Increased desire to hire seniors makes retirement transitions easier.
As Paula Taliaferro sees it, a lot of employers have changed their attitudes toward hiring older workers over the last 10 years. And it's to the benefit of retirees looking to stay engaged in the workplace and pad their checking accounts at the same time.
Before, older workers often were seen as less healthy, less reliable and lacking in needed technology skills compared to their younger counterparts, says Taliaferro, education and outreach coordinator at the Central Ohio Area Agency on Aging. But that has changed as employers have come to understand that older workers, especially ones seeking part-time positions, can be valuable assets to their organizations.
Taliaferro says many of the opportunities are for workers ages 65 and older who are seeking part-time positions and don't need employer-sponsored health insurance because they are covered by Medicare.
“Those folks don't have to look very hard for part-time jobs,” she says. “They're going to get lots of offers. There's been a huge realization by employers that these folks are like gold.”
That is the case, according to Taliaferro and others who work with senior citizens in central Ohio, because older people tend to be reliable and enthusiastic workers who are loyal to their employers, bring a wealth of experience to their jobs and serve as valued mentors to younger employees.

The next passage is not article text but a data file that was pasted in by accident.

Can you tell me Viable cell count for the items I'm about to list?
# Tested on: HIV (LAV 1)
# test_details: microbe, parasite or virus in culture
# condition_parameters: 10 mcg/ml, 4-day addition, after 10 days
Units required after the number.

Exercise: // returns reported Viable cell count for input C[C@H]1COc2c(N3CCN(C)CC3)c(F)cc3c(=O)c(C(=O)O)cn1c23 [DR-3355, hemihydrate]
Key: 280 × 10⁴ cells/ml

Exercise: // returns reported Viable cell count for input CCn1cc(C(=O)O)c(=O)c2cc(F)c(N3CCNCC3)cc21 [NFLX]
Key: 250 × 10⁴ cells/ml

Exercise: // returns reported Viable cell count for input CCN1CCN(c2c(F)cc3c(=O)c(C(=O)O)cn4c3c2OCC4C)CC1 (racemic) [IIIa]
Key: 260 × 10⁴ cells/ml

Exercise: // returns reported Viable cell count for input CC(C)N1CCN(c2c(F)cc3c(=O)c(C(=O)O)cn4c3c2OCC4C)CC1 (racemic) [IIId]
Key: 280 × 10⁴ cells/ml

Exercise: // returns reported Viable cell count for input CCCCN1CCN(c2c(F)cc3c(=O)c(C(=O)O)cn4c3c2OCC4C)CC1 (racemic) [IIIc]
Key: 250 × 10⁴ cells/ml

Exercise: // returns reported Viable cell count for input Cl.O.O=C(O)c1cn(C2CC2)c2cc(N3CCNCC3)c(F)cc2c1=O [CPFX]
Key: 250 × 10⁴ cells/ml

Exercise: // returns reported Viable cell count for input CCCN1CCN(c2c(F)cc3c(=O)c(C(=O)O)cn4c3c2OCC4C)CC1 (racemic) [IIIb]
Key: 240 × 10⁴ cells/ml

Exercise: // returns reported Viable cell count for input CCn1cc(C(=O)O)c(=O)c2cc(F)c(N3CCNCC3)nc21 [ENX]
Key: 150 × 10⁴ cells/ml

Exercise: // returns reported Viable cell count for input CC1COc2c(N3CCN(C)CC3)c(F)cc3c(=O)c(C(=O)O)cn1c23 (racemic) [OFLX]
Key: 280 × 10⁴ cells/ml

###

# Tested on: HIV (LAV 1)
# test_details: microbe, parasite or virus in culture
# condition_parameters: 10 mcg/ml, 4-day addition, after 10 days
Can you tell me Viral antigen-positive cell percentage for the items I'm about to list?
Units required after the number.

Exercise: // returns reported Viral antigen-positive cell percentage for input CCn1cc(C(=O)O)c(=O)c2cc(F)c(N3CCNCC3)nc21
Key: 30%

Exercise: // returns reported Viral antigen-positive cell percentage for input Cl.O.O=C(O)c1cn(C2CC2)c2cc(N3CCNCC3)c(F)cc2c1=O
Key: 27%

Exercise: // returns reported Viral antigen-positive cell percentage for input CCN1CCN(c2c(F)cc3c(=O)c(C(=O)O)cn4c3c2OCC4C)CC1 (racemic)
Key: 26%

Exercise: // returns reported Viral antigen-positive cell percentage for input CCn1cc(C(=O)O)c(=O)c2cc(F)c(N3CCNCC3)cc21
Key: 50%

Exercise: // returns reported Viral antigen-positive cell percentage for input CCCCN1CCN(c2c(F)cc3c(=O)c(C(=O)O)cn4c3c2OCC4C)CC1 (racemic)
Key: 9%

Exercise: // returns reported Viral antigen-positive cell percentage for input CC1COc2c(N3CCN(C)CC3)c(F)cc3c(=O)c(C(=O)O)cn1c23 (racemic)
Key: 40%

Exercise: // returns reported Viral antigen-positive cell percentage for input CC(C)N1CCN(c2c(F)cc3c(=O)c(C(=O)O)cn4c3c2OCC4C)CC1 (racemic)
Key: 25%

“They often go above and beyond what they're asked to do,” Taliaferro says, noting part-time opportunities abound in service industries such as food, retail, lodging, call centers and medical transportation.
In return, part-time workers can remain active in their professions but with a more flexible schedule, or they can explore a new line of work that has long appealed to them. Others may simply want to stay engaged in the world of work and keep the social interaction that comes with it. And many need extra income to supplement their retirement funds and cope with increasing healthcare costs.
A survey of older workers by AARP in 2015 found that 73 percent like what they do but want to do it on a part-time basis. Overall, 68 percent plan to work beyond age 65, and 37 percent plan to work in retirement. Of those, 44 percent want to try something new and 40 percent would like to seek “interesting/challenging” work.
“That's the new work reality,” says Luke Russell, associate state director of advocacy for AARP Ohio, “and it's not something that will disappear. People are healthier and living longer. They want to make money, continue to contribute to society and have flexibility in their work schedule.”
Many so-called “mature job seekers” want to continue their careers but with the flexible hours that come with part-time work, says Carol Ventresca, executive director at Employment for Seniors Inc. The Whitehall-based organization provides free employment referral assistance to clients ages 50 and up in central Ohio and job-posting services for employers.